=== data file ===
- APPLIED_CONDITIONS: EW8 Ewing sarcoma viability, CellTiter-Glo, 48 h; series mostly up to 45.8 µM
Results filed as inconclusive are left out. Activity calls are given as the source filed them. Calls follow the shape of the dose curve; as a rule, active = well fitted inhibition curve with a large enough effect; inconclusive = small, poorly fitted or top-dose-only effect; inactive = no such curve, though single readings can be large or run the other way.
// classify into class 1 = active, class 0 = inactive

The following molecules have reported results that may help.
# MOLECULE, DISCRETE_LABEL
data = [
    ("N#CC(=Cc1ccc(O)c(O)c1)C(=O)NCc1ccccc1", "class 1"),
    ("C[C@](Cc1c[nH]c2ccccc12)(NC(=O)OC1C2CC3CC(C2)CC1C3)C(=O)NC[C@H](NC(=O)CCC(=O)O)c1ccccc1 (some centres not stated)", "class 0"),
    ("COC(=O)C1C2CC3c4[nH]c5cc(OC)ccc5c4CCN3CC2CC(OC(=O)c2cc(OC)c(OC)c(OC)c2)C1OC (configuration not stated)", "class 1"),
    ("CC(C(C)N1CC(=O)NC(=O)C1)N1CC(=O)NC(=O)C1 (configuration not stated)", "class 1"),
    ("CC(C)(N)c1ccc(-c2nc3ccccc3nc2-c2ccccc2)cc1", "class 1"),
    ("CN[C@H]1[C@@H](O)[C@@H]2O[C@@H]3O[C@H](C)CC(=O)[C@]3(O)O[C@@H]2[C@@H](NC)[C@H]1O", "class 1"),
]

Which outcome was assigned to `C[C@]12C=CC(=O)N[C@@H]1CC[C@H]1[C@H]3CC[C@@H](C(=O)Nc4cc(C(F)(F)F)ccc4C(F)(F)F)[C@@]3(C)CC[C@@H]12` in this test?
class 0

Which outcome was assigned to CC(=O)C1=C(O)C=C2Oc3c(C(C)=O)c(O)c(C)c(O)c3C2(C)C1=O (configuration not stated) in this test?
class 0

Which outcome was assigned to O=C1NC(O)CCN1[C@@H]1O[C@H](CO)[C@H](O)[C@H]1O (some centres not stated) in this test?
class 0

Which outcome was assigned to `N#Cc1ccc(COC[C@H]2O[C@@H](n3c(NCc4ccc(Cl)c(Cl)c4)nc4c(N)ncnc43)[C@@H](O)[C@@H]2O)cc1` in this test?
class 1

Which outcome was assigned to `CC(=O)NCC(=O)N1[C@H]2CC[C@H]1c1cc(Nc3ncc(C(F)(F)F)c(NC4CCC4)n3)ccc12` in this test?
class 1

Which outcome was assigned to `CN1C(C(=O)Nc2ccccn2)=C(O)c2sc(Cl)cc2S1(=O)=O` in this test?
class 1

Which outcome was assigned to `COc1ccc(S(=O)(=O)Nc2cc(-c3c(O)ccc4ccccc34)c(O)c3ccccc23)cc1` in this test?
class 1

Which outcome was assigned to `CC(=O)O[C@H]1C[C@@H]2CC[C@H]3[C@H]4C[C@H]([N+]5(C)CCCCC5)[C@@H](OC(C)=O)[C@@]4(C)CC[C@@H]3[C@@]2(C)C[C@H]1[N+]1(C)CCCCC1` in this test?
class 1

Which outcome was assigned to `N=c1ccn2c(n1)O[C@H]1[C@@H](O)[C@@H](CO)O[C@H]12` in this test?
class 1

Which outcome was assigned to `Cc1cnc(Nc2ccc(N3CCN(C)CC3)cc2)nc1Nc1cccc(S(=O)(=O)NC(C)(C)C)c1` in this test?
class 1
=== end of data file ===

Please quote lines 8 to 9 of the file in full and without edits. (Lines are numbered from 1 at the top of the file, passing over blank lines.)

    ("C[C@](Cc1c[nH]c2ccccc12)(NC(=O)OC1C2CC3CC(C2)CC1C3)C(=O)NC[C@H](NC(=O)CCC(=O)O)c1ccccc1 (some centres not stated)", "class 0"),
    ("COC(=O)C1C2CC3c4[nH]c5cc(OC)ccc5c4CCN3CC2CC(OC(=O)c2cc(OC)c(OC)c(OC)c2)C1OC (configuration not stated)", "class 1"),